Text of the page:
Type of Tyres- a Woman’s Guide to help increase tyre knowledge for safer driving


A Women’s guide about tyres and helpful tips

Not all Type of Tyres are created equal. Yes they are all round- at least they should be if they are in good condition. But there are a variety of Type of Tyres for a variety of uses, situations and road

 Type of Tyres

This X section of a tyre helps people to understand how they are constructed(i think)

conditions. So before you buy just any tyre, buckle up and listen up and learn a little more  about tyres for your car and safety.

Summer  Tyres

These are the standard type of tyres that are supplied on most vehicles when we purchase them. They are all Type of Tyres that can handle well in both average wet and dry conditions. The water channels that you see in the tread area of the tyres allow for normal traction (meaning they grip the road in normal summer weather) during rainy weather they can cope with average type rain fall and the spray that is associated with this.They are the average Type of Tyres for normal weather conditions. This type of  tyres will be on the car when you buy a new one.

All Terrain and Off Road Type of Tyres

If you’re a woman who likes to use her vehicle for off road driving regularly, these would be the tyre for you. These are usually fitted onto mostly SUVs and light trucks, such as Land Rovers. About tyres explains the fact that sidewalls of these types of tyres are stronger than the summer tyres and feature large tread block patterns that deflects mud and slush from the contact patch and improve grip on loose sand or gravel when you go on your off road excursions. The best type of scenario for these type of tyres, would be one that the farmers wife may use.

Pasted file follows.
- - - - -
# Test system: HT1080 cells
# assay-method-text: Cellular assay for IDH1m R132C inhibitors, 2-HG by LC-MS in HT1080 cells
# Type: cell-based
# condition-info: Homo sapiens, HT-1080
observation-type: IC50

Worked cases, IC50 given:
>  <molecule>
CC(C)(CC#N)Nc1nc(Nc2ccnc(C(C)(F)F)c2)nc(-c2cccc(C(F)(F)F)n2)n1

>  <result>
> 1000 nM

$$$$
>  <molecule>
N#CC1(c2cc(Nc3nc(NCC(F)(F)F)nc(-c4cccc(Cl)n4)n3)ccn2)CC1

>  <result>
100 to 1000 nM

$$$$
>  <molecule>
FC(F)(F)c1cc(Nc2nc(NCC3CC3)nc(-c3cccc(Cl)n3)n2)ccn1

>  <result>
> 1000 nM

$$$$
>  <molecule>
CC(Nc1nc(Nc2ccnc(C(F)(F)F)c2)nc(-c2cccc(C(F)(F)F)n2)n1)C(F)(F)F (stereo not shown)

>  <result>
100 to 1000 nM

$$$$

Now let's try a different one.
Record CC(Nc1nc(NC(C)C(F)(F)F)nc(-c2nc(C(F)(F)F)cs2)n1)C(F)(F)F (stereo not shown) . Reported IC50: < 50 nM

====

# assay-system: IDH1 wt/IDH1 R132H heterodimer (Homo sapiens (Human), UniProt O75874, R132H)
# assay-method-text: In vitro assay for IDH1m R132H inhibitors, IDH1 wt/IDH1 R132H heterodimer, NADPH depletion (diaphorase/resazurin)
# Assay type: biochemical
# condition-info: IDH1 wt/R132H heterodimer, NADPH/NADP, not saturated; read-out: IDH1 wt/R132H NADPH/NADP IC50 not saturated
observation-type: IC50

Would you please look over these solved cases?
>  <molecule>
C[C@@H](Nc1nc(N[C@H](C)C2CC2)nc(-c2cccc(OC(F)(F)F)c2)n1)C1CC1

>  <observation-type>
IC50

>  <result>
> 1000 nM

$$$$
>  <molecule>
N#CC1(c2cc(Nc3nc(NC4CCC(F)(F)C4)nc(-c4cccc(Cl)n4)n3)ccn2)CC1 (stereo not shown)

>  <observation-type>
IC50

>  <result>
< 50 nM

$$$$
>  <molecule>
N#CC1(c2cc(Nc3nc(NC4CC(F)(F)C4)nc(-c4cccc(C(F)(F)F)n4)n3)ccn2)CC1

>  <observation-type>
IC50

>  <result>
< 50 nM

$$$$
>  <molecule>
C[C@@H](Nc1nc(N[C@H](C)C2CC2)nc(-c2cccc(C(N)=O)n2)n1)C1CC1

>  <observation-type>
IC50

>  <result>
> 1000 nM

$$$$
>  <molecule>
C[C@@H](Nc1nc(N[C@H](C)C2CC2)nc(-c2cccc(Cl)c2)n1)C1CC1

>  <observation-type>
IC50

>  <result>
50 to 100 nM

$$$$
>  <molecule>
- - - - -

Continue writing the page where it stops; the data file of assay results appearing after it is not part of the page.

Type of Tyres

This is what can happen when you dont inflate your tyres at regular intervals. The tyre has deflated and the tyre is completely damaged.

Winter Tyres

If you are in an area with chilly climes with snow and ice and low temperatures, winter tyres would be your best friend. These will ensure more traction on snow and ice. The main difference between all season tyres and winter tyres is in the type of rubber that is used. Winter tyres would need to grip the ground more to keep the vehicle in control so the rubber that is used is mixed with silica. These type of tyres keep flexible at low temperatures enabling the tyre tread to grip in the cold conditions and are used during winter conditions. Type of Tyres

So when should I change my tyres?

There are several things to note that would indicate that it is time to replace your tyres. Here are the most easily observed ones:

  Tyre tread- The pattern that you see on your wheels is called the tread. Its primary function is to divert water from beneath the tyre to improve traction and maintain smooth handling. If your tyre tread has been worn down to 1.6mm or less, it can no longer perform this function effectively and this could cause the car to skid on wet surfaces and cause hydroplaning, where your  car loses and control and can cause a crash. For safety reasons, it is recommended that you change your tires at a tread depth of 3mm.

             Tread wear- Observe how the wear on your Type of Tyres look. The pattern of the tread wears can also indicate other problems which may have caused them such as under inflation, which can cause wear on the outer edges of the tread and leave the central tread area less worn.

While knowing when to replace a tyre is good stock knowledge to have at your disposal, the best authority to determine whether your tyres need replacing would be an expert tyre dealer. A dealer who would have the experience of the use of a variety of tyres across a variety of brands on a variety of car models. Point-S happens to be the leading independent tyre dealing network. They can assess your requirements and give you product neutral advice in order to arrive at a careful and sound decision for your tyre choice. With over 160 independently owned centres in the UK, finding a Point-S centre near you should be a piece of cake.  

Eric Roberts…www.batteriesontheweb.co.uk